The Murder of James Wyndham

Illustration from the story in the Illustrated Police News 1893

From the Illustrated Police News 1893

James Wyndham, shot dead by his son Frederick, buried 24 Oct 1893, Oakridge.

Excerpts from the Gloucester Chronicle 1893

Execution of Frederick Wyndham aged 45 years - Hanged by John Billington & William Warbrick H.M. Prision Gloucester Thursday 21st December 1893.

Shortly after daybreak this morning and long ere thousands of those who for the last few weeks have been interested in the pending fate of Frederick Wyndham, sentenced to death by Mr. Justice Cave at Gloucester Assize for the murder of his aged father at Oakridge on October 9th last, had risen from their nights rest, the closing scene in the painful affair was enacted within the precincts of H. M. Prison Gloucester, the parricide paying the last penalty of his crime at the hands of the Public Hangman.

It is doubtful if any other case in the West of England had excited more interest. The story of the crime is as follows:— James Wyndham, the murdered man, was a farmer living at Frampton Place, a farm not far from the Great Western main line between Gloucester and London and near the Sapperton Tunnel. His wife — the mother of the prisoner — and his brothers and sisters had died some two or three years before and he seemed to have taken into his house as a housekeeper, a married woman of the name 'Virtue Mills', who was thought by the prisoner to have overridden his father’s affection for his own family.

At the time of the alleged murder the prisoner was employed as a baliff to Mr. William David Farrar, Coal Merchant at Stroud who also farmed at the Abby Farm, close to town. The prisoner had arranged with Mr. Farrar that they should meet at Stroud and drive over to his father’s place for some shooting on October 19th. Accompanied by Mr. Farrar’s brother they drove to Bisley where they stopped at the New Inn where Susan Wyndham, sister of the prisoner, was staying.

They had some refreshment with the prisoner’s sister; he, (the prisoner), then had a conversation with Susan in which it appeared that reference was made to a circumstance which occurred some little time before in which the father had attempted to drive over his daughter. It would appear a lawyer’s letter was sent to the father following that incident, and after this conversation the prisoner appeared to be considerably irritated with his father. The group then drove on towards Bisley and stopped for more refreshment at the Butchers Arms, Oakridge.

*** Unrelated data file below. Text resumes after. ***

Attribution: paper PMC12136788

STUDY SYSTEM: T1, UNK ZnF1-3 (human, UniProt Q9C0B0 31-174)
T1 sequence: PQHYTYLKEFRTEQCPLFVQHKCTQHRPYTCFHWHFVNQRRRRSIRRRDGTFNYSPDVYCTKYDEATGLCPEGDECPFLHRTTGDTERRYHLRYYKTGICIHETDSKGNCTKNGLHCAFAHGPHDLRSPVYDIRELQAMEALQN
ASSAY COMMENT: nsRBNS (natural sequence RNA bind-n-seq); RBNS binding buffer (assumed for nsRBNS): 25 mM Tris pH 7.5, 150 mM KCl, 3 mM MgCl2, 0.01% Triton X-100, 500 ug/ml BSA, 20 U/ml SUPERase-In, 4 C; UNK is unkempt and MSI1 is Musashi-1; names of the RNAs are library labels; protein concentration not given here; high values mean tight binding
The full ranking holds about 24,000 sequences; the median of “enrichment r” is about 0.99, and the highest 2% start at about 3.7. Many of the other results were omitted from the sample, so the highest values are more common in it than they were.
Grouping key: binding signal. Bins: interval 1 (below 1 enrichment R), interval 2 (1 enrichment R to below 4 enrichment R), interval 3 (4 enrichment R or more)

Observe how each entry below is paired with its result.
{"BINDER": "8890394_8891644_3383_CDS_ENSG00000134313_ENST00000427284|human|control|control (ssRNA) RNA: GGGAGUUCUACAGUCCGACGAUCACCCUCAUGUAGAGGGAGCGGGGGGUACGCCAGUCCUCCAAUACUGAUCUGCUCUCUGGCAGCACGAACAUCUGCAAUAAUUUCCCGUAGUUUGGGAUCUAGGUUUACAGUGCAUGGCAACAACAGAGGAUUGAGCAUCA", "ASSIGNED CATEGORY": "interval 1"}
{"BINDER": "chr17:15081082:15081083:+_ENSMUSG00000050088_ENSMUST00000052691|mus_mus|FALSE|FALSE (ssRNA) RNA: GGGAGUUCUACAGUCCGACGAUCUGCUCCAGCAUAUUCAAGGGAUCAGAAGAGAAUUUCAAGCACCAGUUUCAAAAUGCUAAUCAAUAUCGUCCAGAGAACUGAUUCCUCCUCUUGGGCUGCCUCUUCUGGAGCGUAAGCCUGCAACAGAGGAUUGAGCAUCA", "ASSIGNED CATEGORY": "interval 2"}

Leaving their trap at the Inn they went on the land of the prisoner’s father and saw James Wyndham with some of his men digging potatoes. They walked across to where his father was, but the prisoner did not seem inclined to speak with him. After a short while he did engage his father in conversation who then accused him of being drunk, to which the prisoner replied he was not. The prisoner’s friends felt at this time the prisoner and his father were coming to blows, so they got between them and escorted the prisoner out of the field.

The father opened the gate and they passed through; the prisoner went back and further words passed between them with reference to Mrs. Mills. As his father came towards him, the prisoner said 'I will shoot the bastard' and thereupon he raised the gun to his shoulder and fired. He discharged the gun within a foot or two of his father, shooting him first in the neck, inflicting such a wound as in itself would have been enough to cause instantaneous death. The father did not fall so the prisoner shot him again in the chest inflicting a second wound, which in itself must have been fatal.

He then got into the trap with his friends and asked to be driven to where his sister was staying before giving himself up. He met his sister and told her he had murdered his father for her sake and expressed his willingness to die for her. He then gave himself up to the police.